Double Dragons: SpaceX Cargo Dragon Docks to International Space Station

SpaceX Cargo Dragon Docks to Space Station

SpaceX Cargo Dragon docks to International Space Station. Credit: NASA TV

While the International Space Station was traveling 268 miles over the southern Indian Ocean, a SpaceX Dragon cargo spacecraft autonomously docked to the space-facing side of the orbiting laboratory’s Harmony module for the first time at 1:40 p.m. EST, Monday, December 7. NASA astronauts Kate Rubins and Victor Glover monitored docking operations for Dragon.

SpaceX Crew-1 Dragon, which arrived 3 weeks ago, is still docked at the station. This is the first time two SpaceX capsules have been docked at the ISS.

ISS Configuration December 7 2020

December 7, 2020: International Space Station Configuration. Six spaceships are parked at the space station including the SpaceX Crew Dragon and Cargo Dragon vehicles, Northrop Grumman’s Cygnus-14 resupply ship, all three from the United States, and Russia’s Progress 75 and 76 resupply ships and Soyuz MS-17 crew ship. Credit: NASA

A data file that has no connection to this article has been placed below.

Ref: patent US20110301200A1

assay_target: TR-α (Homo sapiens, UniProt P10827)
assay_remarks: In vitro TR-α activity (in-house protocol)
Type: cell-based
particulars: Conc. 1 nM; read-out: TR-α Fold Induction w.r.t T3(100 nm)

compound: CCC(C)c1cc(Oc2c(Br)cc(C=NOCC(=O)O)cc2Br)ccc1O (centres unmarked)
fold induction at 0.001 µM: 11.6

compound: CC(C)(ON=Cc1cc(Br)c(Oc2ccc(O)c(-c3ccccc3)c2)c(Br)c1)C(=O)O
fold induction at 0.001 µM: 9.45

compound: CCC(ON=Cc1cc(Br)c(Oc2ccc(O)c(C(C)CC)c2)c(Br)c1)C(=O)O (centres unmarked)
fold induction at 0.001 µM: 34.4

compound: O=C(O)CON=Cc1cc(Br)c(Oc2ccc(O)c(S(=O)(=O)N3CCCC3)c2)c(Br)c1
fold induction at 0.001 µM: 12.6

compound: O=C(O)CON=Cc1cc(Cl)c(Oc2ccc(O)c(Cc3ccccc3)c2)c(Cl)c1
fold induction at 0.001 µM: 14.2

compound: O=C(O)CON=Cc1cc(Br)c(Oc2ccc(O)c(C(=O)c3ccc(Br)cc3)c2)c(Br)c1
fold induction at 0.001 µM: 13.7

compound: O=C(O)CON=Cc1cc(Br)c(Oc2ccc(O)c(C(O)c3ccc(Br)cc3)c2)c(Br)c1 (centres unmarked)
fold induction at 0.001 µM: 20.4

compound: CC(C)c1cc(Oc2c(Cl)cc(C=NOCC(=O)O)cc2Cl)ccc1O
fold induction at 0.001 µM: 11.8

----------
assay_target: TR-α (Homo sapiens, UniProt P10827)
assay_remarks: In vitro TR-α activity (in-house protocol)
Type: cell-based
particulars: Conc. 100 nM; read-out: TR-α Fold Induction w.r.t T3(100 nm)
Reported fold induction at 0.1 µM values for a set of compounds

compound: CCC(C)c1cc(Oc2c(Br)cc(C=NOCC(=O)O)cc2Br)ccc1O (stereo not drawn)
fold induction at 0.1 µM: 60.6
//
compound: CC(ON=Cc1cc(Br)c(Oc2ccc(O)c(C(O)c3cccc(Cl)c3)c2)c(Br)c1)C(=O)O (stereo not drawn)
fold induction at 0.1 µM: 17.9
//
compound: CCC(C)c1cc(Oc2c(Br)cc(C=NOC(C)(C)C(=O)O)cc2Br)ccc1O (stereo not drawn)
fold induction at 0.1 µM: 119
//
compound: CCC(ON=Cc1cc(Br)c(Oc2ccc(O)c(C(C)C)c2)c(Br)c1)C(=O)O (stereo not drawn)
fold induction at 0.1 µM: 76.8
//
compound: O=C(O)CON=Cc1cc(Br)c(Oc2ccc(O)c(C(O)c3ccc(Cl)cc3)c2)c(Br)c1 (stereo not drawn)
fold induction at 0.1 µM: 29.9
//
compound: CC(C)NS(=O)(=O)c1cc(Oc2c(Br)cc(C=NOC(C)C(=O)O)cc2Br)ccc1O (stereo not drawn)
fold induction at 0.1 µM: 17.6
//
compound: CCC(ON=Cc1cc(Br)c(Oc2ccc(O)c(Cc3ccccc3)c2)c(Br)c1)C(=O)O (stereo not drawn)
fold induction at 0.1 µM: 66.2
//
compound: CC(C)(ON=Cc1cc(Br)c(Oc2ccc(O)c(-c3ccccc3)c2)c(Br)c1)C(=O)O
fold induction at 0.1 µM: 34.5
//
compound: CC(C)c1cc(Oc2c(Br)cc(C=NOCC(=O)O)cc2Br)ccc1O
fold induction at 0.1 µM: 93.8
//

Some of the science being delivered on this mission includes a study aimed at better understanding heart disease to support development of treatments for patients on Earth, research into how microbes can be used for biomining on asteroids, and a tool being tested for quick and accurate blood analysis in microgravity. The first commercially owned and operated airlock on the space station, the Nanoracks Bishop Airlock, arrives in the unpressurized trunk of the Dragon cargo spacecraft. Bishop will provide a variety of capabilities to the orbiting laboratory, including CubeSat deployment, and support of external payloads.

The Dragon launched on SpaceX’s 21st contracted commercial resupply mission at 11:17 a.m. EST Sunday, December 6 from Launch Complex 39A at NASA’s Kennedy Space Center in Florida. After Dragon spends approximately one month attached to the space station, the spacecraft will return to Earth with cargo and research.

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